John “Jack” Furman, the former Second World War special forces soldier accused of killing his roommate in a Vernon, B.C. dementia ward last August, has died. His friend, John Hart, said he “passed away peacefully” in a palliative care unit in Kamloops late Tuesday (Jan. 28) night.
Furman, 95—a highly decorated, highly trained soldier—was initially charged with second-degree murder in the death of 85-year-old Bill May, a retired executive at a glass company near Vernon. Furman is believed to have been one of the oldest Canadians ever charged with murder.
The charge against Furman was dropped by Crown prosecutors three months later, after tests confirmed his advanced dementia left him unfit to stand trial. Friends of Furman say he had no recollection of the assault.
Furman’s case was among five care home murders in 2013 explored by Maclean’s this January in the story “Old and Dangerous,” an examination of violence by residents in care. Furman’s case was a tragic, if extreme, example of the challenges residential care homes face in dealing with an increasing older residential population with higher levels of dementia.
Furman, who had been living in his home until this summer, was placed in the Paulson Residential Care dementia unit after it was determined he was unable to look after himself. He was moved into a shared room with May, who was killed just days later.
After the assault, Furman was transferred to a secure unit at the Overlander Extended-Care Hospital in Kamloops, a facility for patients in acute psychiatric distress. For a time he shared the facility with a 71-year-old brain injured man who was accused of an assault that led to the death of Jack Shippobotham, 79, a fellow resident in a dementia ward at the Overlander care home in Kamloops.
The 71-year-old man, who was never identified, died of natural causes at the facility before it could be determined if he was fit to stand trial. The inability to prosecute assaults and murders in care is typical. Experts say the judicial system is a blunt and ineffective tool for dealing with the growing problem.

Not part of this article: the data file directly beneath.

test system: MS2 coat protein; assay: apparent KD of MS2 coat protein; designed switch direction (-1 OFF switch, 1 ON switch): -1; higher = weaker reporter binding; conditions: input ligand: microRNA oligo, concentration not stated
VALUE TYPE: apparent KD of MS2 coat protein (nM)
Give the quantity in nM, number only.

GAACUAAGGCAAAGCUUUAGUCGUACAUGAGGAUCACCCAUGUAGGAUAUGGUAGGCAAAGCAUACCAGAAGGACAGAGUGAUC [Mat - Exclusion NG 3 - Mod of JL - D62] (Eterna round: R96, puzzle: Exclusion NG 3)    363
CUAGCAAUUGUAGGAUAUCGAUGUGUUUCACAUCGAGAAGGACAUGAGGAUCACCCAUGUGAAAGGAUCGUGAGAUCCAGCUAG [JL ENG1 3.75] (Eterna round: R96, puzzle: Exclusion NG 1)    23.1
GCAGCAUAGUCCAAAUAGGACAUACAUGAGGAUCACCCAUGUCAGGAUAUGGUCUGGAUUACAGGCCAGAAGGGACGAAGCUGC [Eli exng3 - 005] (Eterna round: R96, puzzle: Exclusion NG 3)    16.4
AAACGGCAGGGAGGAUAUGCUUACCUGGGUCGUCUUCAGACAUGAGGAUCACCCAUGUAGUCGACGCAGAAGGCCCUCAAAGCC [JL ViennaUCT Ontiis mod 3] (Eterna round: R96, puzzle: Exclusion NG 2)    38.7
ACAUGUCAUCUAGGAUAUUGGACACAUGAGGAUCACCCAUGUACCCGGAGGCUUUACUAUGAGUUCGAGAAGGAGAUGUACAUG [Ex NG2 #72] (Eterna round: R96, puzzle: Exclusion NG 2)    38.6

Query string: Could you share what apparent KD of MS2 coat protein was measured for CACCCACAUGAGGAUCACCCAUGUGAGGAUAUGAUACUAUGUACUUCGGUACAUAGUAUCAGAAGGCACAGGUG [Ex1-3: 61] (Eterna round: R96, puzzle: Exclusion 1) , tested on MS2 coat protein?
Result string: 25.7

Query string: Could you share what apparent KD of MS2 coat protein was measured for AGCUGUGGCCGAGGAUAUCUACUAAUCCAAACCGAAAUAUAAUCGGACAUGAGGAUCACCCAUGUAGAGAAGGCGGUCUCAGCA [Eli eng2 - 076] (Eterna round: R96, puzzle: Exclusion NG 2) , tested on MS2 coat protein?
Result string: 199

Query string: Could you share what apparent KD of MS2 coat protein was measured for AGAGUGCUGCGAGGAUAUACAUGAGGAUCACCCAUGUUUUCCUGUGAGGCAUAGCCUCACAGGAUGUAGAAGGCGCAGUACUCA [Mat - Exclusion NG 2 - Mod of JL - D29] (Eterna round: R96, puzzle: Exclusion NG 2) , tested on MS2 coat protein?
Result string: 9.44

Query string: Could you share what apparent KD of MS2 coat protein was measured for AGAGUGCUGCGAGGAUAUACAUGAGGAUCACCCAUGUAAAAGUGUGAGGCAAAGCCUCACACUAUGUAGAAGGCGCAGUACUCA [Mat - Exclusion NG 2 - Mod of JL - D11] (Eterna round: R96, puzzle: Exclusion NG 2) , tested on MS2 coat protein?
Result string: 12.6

Furman was one of the last surviving members of the First Special Service Force, an elite Canadian-American unit trained in mountaineering, aerial and amphibious assaults and lethal hand-to-hand combat. They often stole behind German lines to fight and kill. Their exploits during part of their Italian campaign were featured in the Hollywood move The Devil’s Brigade.
It’s impossible to know if Furman’s wartime experience and possible flashbacks played a role in May’s murder. May’s sons later said they don’t hold Furman responsible for their father’s death, but they wanted it known that May was also a hero—to his family, friends and his former employees at the glass plant he helped manage.
There are measures that must be taken to better protect vulnerable seniors, his son Scott May said. “I just don’t want anybody else to go through this, because this is really lousy.” The B.C. Coroners Service is investigating the care home deaths of both May and Shippobotham in hopes of finding some solutions.
Furman’s friend Hart says he’ll miss his quick wit and company. He was “a father figure and a true friend,” Hart said. “His buddies will welcome him.”